Getting Data Quality Right for Analytics
Why is it important and how could it affect your business decisions ?
We’ll going to be covering the following topics:
Data Quality Enemies
5 Common Problems Found In Data
Real World Stories
Extremes Of Data
Missing Country Data
Topology Of A Data Warehouse
Data Quality Dashboards in Yellowfin
There are known knowns. These are things we know that we know. There are known unknowns. That is to say, there are things that we know we don’t know. But there are also unknown unknowns. There are things we don’t know we don’t know. Donald Rumsfeld
In a world that is generating more data than ever before, we have to quantify our Data Quality to the best of our ability and make sure that we know the quality of our known knowns and known unknowns. There will always be known unknowns, but if we want to make the best decisions possible on the data we have, let’s make sure that we know the quality of those decisions.
Data Quality Enemies
Over the years of working with data, we’ve identified 4 primary enemies of Data Quality. If these are overlooked, data will tend to a state of chaos, use of the data will diminish and the quality of our decisions will be poor.
Here are the 4 primary enemies of Data Quality that we’ve identified:
Ownership – Lack of Governance (ownership and/or accountability). Clear ownership AND accountability must be defined.
Dashboards, KPIs & Tools – Lack of tools (processes, dashboards and KPIs) to effectively Measure, Monitor, Manage and Report Data Quality.
Data Itself – Data can be it’s own enemy, if left “unattended” it tends towards a state of chaos.
Overlooked – Often Data Quality is not given enough consideration and/or budget. Data Quality should be a sub-project within the overall project.
5 Common Problems Found in Data
The 5 primary enemies that we identified in the previous paragraph often result in the following problems occurring in data:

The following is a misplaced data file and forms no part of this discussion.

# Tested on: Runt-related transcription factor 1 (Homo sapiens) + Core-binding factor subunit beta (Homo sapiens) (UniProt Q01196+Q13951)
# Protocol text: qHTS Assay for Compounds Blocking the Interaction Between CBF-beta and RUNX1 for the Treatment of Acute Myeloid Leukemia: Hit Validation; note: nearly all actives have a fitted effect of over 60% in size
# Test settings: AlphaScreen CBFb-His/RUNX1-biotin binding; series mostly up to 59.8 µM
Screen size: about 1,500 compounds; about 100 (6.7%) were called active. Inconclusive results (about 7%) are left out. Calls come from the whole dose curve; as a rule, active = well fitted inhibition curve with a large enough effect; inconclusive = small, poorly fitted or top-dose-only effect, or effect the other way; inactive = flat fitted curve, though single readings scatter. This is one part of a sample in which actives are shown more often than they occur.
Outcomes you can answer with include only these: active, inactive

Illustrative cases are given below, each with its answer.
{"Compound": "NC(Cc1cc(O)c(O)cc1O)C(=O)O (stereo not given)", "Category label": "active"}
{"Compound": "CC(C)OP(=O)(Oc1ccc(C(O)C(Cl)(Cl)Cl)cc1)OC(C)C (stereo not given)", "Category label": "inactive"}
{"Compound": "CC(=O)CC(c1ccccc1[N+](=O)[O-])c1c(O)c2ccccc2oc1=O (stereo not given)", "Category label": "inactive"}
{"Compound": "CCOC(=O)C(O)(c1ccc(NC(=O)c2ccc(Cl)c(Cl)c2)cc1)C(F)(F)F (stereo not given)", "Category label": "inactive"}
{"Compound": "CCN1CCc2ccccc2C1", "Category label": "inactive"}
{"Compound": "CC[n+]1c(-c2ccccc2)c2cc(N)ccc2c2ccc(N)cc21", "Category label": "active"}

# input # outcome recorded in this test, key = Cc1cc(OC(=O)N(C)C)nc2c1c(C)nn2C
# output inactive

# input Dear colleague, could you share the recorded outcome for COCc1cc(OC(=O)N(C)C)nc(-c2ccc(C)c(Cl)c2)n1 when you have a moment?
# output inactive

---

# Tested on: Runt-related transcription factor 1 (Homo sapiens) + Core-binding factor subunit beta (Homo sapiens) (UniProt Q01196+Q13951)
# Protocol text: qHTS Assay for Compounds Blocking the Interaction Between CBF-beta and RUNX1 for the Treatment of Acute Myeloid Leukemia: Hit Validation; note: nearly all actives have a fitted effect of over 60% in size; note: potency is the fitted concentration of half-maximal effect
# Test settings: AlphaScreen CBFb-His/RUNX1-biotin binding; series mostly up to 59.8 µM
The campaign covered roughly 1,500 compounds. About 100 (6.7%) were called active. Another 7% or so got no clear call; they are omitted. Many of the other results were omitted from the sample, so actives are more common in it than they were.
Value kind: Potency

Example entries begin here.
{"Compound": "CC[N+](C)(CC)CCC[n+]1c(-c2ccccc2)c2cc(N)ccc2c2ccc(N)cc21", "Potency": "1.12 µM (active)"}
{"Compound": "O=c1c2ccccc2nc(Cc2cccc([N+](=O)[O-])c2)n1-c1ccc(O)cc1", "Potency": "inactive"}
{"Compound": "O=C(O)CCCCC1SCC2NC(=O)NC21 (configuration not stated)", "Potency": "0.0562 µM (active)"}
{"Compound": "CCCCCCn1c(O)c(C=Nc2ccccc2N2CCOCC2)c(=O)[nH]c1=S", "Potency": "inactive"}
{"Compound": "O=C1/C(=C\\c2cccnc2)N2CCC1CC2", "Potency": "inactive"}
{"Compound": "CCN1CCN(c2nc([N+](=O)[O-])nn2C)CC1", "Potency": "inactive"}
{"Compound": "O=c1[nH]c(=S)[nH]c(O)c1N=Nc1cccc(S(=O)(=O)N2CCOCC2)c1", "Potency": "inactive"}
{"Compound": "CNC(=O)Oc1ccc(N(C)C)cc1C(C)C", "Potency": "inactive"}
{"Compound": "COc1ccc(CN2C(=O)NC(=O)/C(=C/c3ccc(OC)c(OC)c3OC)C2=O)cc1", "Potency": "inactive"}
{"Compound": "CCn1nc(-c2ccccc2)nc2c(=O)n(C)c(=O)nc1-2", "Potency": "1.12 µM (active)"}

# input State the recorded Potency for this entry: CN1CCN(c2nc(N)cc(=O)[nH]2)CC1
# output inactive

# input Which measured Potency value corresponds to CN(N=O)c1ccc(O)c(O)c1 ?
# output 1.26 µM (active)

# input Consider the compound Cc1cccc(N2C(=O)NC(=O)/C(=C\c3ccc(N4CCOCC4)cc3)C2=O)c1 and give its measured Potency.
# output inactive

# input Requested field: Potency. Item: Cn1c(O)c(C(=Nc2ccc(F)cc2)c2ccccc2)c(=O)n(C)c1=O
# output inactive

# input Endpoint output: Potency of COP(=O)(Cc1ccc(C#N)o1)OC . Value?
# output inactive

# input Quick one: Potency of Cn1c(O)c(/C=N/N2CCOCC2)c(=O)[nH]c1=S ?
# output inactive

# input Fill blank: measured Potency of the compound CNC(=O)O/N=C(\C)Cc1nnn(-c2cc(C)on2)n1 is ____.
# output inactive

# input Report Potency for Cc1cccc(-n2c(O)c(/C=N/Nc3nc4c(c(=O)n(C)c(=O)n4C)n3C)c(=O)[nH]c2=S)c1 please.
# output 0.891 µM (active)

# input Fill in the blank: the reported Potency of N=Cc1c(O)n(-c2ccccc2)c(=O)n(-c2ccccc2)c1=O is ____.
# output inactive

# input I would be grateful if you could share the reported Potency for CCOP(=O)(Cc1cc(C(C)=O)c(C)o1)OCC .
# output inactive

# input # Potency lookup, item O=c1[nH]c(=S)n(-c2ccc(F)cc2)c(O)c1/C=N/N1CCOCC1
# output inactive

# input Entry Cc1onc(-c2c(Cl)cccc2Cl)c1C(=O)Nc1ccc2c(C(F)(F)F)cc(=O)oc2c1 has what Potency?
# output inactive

Incomplete / Missing Data. This is where a data source or data feed is incomplete or missing. The result in this problem is that we’re making decisions on incomplete or missing data, therefore we don’t know all the knowns. This is a simple problem, but the results can be very dangerous for our decisions.
Inconsistent Dimensions. This problem causes our data linkages or joins to be incomplete. For example, if some of your sales information for the United Kingdom is coded as “GB” and some coded as “UK”, you’re possibly going to have some of your data not included in your reporting or dashboards.
Dirty Data. This is self explanatory. Examples we’ve seen of this is where the decimal place is in the wrong place so inflates figures significantly and skews reporting (e.g. 10000.00 instead of 1000.00).
Cloned Data. This causes double counting, which obviously skews your reporting and dashboards.
Orphaned Data. This is often caused by the problem 2 listed above (Inconsistent Dimensions). This is when linkages or joins break.
First Story – Outliers
One of the most interesting stories we’ve heard recently around Data Quality is the USA average salary argument. This is a bit of a wild card story as the Data Quality wasn’t necessarily bad, but the dashboard and the reports that came out of the data didn’t make known the extreme outliers that were in the data. We would stress that it’s really important for you to report and quantify the outliers in your data as this will affect the results that are reported.
What was communicated?
In the recent US presidential elections, one of the big talking points was the average wage for individuals in the US.
When you looked at the mean, wages had significantly increased, which at face value was a great success and everyone was happy.
What was missed?
Unfortunately, because the mean was used for the analysis for this information, the results were skewed from the reality.
A few outliers (e.g. very high earners such as Bill Gates, Warren Buffet, etc..) caused the results to be much higher than they were.
When you look at the median, the results are shocking and the trend of average salary goes down.
Here are the results:
The dark green line shows the results based on the mean. This clearly shows significant increase in average wage.